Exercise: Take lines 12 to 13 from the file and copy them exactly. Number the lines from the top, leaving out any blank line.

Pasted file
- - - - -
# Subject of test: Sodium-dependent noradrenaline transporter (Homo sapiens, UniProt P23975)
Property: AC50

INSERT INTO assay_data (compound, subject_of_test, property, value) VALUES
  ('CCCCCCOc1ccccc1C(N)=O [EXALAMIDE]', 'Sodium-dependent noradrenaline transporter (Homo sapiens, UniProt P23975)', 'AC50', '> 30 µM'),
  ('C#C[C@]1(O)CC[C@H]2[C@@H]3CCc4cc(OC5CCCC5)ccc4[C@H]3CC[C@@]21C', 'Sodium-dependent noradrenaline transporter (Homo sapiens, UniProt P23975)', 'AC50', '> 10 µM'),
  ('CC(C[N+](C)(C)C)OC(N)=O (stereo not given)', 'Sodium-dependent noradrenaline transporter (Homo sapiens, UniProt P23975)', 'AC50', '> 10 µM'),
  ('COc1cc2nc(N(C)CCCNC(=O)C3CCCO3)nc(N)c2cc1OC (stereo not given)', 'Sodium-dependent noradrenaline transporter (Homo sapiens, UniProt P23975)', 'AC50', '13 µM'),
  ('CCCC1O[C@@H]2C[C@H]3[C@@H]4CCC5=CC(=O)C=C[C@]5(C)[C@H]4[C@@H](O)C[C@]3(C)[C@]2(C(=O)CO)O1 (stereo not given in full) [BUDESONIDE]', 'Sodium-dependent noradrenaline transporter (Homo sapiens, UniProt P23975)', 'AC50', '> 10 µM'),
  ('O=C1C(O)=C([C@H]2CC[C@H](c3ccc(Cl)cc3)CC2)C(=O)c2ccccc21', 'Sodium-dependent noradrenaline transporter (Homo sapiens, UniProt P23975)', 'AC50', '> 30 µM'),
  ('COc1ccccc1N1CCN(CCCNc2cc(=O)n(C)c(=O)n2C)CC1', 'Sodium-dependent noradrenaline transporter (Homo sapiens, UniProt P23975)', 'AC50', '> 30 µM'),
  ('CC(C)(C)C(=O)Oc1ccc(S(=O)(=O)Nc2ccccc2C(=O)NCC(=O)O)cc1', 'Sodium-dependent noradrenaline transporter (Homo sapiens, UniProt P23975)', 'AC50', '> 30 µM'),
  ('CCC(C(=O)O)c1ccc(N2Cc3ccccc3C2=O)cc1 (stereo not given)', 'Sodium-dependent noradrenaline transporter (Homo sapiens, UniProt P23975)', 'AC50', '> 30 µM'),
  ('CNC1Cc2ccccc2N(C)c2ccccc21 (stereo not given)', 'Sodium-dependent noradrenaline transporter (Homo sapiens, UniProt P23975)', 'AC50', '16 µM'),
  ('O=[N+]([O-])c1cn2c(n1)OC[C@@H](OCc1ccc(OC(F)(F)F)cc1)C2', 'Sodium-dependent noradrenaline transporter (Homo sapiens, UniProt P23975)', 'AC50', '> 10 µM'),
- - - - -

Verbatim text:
  ('CCC(C(=O)O)c1ccc(N2Cc3ccccc3C2=O)cc1 (stereo not given)', 'Sodium-dependent noradrenaline transporter (Homo sapiens, UniProt P23975)', 'AC50', '> 30 µM'),
  ('CNC1Cc2ccccc2N(C)c2ccccc21 (stereo not given)', 'Sodium-dependent noradrenaline transporter (Homo sapiens, UniProt P23975)', 'AC50', '16 µM'),